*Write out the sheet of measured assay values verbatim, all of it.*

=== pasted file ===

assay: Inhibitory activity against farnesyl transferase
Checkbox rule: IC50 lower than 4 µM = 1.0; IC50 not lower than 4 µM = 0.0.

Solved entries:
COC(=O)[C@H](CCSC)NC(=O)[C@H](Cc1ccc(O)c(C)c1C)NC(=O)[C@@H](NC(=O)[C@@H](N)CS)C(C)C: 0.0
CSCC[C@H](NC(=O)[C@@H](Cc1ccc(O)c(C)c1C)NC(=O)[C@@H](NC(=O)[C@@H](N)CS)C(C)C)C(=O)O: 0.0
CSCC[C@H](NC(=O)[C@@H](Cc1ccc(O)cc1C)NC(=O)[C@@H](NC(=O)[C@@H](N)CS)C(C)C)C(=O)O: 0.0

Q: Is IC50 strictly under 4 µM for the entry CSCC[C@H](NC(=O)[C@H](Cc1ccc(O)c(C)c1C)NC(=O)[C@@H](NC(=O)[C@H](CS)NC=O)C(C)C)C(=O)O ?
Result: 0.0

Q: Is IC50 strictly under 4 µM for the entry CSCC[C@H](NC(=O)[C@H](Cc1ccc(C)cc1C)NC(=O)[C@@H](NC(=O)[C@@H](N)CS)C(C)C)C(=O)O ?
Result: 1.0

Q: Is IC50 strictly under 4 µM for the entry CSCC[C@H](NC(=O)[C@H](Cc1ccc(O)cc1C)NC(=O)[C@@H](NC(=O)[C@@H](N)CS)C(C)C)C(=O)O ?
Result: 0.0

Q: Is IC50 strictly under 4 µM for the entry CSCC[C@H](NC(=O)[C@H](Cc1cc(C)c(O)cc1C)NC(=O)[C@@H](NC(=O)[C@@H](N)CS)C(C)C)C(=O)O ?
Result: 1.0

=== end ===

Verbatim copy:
assay: Inhibitory activity against farnesyl transferase
Checkbox rule: IC50 lower than 4 µM = 1.0; IC50 not lower than 4 µM = 0.0.

Solved entries:
COC(=O)[C@H](CCSC)NC(=O)[C@H](Cc1ccc(O)c(C)c1C)NC(=O)[C@@H](NC(=O)[C@@H](N)CS)C(C)C: 0.0
CSCC[C@H](NC(=O)[C@@H](Cc1ccc(O)c(C)c1C)NC(=O)[C@@H](NC(=O)[C@@H](N)CS)C(C)C)C(=O)O: 0.0
CSCC[C@H](NC(=O)[C@@H](Cc1ccc(O)cc1C)NC(=O)[C@@H](NC(=O)[C@@H](N)CS)C(C)C)C(=O)O: 0.0

Q: Is IC50 strictly under 4 µM for the entry CSCC[C@H](NC(=O)[C@H](Cc1ccc(O)c(C)c1C)NC(=O)[C@@H](NC(=O)[C@H](CS)NC=O)C(C)C)C(=O)O ?
Result: 0.0

Q: Is IC50 strictly under 4 µM for the entry CSCC[C@H](NC(=O)[C@H](Cc1ccc(C)cc1C)NC(=O)[C@@H](NC(=O)[C@@H](N)CS)C(C)C)C(=O)O ?
Result: 1.0

Q: Is IC50 strictly under 4 µM for the entry CSCC[C@H](NC(=O)[C@H](Cc1ccc(O)cc1C)NC(=O)[C@@H](NC(=O)[C@@H](N)CS)C(C)C)C(=O)O ?
Result: 0.0

Q: Is IC50 strictly under 4 µM for the entry CSCC[C@H](NC(=O)[C@H](Cc1cc(C)c(O)cc1C)NC(=O)[C@@H](NC(=O)[C@@H](N)CS)C(C)C)C(=O)O ?
Result: 1.0